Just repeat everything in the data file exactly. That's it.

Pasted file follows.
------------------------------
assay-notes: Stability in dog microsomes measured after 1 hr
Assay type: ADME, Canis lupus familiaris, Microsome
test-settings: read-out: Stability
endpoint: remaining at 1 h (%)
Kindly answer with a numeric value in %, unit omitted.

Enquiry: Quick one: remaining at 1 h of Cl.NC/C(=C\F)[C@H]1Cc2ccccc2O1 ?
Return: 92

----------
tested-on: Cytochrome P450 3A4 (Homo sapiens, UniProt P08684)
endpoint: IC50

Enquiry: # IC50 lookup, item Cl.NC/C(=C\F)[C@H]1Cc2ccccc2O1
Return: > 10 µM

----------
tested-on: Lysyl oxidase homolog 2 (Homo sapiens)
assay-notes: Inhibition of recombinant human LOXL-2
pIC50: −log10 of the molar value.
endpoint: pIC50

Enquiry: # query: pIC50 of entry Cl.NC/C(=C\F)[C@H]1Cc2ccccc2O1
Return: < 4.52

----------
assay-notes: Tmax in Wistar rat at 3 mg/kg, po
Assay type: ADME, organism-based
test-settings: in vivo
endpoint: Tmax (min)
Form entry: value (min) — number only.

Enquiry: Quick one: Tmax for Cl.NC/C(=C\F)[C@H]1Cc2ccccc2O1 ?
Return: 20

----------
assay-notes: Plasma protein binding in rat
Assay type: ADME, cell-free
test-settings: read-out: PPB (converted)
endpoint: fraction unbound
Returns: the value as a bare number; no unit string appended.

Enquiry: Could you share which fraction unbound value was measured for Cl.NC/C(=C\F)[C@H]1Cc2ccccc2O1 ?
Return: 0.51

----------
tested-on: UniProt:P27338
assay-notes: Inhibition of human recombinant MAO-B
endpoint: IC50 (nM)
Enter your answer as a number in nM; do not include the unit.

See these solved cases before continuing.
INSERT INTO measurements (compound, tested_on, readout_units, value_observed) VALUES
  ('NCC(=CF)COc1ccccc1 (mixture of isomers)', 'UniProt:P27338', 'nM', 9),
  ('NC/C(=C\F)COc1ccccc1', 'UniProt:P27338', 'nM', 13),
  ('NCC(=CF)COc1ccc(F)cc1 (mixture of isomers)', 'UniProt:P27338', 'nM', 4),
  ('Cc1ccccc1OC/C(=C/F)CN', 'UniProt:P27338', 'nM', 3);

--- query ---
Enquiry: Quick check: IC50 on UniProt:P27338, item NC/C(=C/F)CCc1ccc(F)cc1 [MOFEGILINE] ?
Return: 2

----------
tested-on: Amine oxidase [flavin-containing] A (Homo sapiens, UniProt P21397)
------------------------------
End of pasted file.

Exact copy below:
assay-notes: Stability in dog microsomes measured after 1 hr
Assay type: ADME, Canis lupus familiaris, Microsome
test-settings: read-out: Stability
endpoint: remaining at 1 h (%)
Kindly answer with a numeric value in %, unit omitted.

Enquiry: Quick one: remaining at 1 h of Cl.NC/C(=C\F)[C@H]1Cc2ccccc2O1 ?
Return: 92

----------
tested-on: Cytochrome P450 3A4 (Homo sapiens, UniProt P08684)
endpoint: IC50

Enquiry: # IC50 lookup, item Cl.NC/C(=C\F)[C@H]1Cc2ccccc2O1
Return: > 10 µM

----------
tested-on: Lysyl oxidase homolog 2 (Homo sapiens)
assay-notes: Inhibition of recombinant human LOXL-2
pIC50: −log10 of the molar value.
endpoint: pIC50

Enquiry: # query: pIC50 of entry Cl.NC/C(=C\F)[C@H]1Cc2ccccc2O1
Return: < 4.52

----------
assay-notes: Tmax in Wistar rat at 3 mg/kg, po
Assay type: ADME, organism-based
test-settings: in vivo
endpoint: Tmax (min)
Form entry: value (min) — number only.

Enquiry: Quick one: Tmax for Cl.NC/C(=C\F)[C@H]1Cc2ccccc2O1 ?
Return: 20

----------
assay-notes: Plasma protein binding in rat
Assay type: ADME, cell-free
test-settings: read-out: PPB (converted)
endpoint: fraction unbound
Returns: the value as a bare number; no unit string appended.

Enquiry: Could you share which fraction unbound value was measured for Cl.NC/C(=C\F)[C@H]1Cc2ccccc2O1 ?
Return: 0.51

----------
tested-on: UniProt:P27338
assay-notes: Inhibition of human recombinant MAO-B
endpoint: IC50 (nM)
Enter your answer as a number in nM; do not include the unit.

See these solved cases before continuing.
INSERT INTO measurements (compound, tested_on, readout_units, value_observed) VALUES
  ('NCC(=CF)COc1ccccc1 (mixture of isomers)', 'UniProt:P27338', 'nM', 9),
  ('NC/C(=C\F)COc1ccccc1', 'UniProt:P27338', 'nM', 13),
  ('NCC(=CF)COc1ccc(F)cc1 (mixture of isomers)', 'UniProt:P27338', 'nM', 4),
  ('Cc1ccccc1OC/C(=C/F)CN', 'UniProt:P27338', 'nM', 3);

--- query ---
Enquiry: Quick check: IC50 on UniProt:P27338, item NC/C(=C/F)CCc1ccc(F)cc1 [MOFEGILINE] ?
Return: 2

----------
tested-on: Amine oxidase [flavin-containing] A (Homo sapiens, UniProt P21397)